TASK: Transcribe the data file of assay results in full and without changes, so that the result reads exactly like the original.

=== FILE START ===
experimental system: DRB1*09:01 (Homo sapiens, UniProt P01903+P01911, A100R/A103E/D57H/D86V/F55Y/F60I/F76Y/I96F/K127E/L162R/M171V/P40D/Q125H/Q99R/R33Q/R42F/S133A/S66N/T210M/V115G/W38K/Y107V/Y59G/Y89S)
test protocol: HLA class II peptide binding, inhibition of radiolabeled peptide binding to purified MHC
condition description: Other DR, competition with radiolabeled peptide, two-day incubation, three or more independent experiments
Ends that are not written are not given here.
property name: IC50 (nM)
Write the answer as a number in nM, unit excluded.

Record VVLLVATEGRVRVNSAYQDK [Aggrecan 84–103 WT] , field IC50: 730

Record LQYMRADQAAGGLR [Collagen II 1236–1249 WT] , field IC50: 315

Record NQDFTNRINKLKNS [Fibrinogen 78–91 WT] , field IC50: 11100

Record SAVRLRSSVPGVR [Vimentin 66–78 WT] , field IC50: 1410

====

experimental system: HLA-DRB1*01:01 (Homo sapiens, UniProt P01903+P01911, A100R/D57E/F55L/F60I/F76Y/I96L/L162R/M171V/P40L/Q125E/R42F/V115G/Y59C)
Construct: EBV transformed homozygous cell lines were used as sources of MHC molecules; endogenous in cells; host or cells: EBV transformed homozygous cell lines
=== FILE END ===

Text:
experimental system: DRB1*09:01 (Homo sapiens, UniProt P01903+P01911, A100R/A103E/D57H/D86V/F55Y/F60I/F76Y/I96F/K127E/L162R/M171V/P40D/Q125H/Q99R/R33Q/R42F/S133A/S66N/T210M/V115G/W38K/Y107V/Y59G/Y89S)
test protocol: HLA class II peptide binding, inhibition of radiolabeled peptide binding to purified MHC
condition description: Other DR, competition with radiolabeled peptide, two-day incubation, three or more independent experiments
Ends that are not written are not given here.
property name: IC50 (nM)
Write the answer as a number in nM, unit excluded.

Record VVLLVATEGRVRVNSAYQDK [Aggrecan 84–103 WT] , field IC50: 730

Record LQYMRADQAAGGLR [Collagen II 1236–1249 WT] , field IC50: 315

Record NQDFTNRINKLKNS [Fibrinogen 78–91 WT] , field IC50: 11100

Record SAVRLRSSVPGVR [Vimentin 66–78 WT] , field IC50: 1410

====

experimental system: HLA-DRB1*01:01 (Homo sapiens, UniProt P01903+P01911, A100R/D57E/F55L/F60I/F76Y/I96L/L162R/M171V/P40L/Q125E/R42F/V115G/Y59C)
Construct: EBV transformed homozygous cell lines were used as sources of MHC molecules; endogenous in cells; host or cells: EBV transformed homozygous cell lines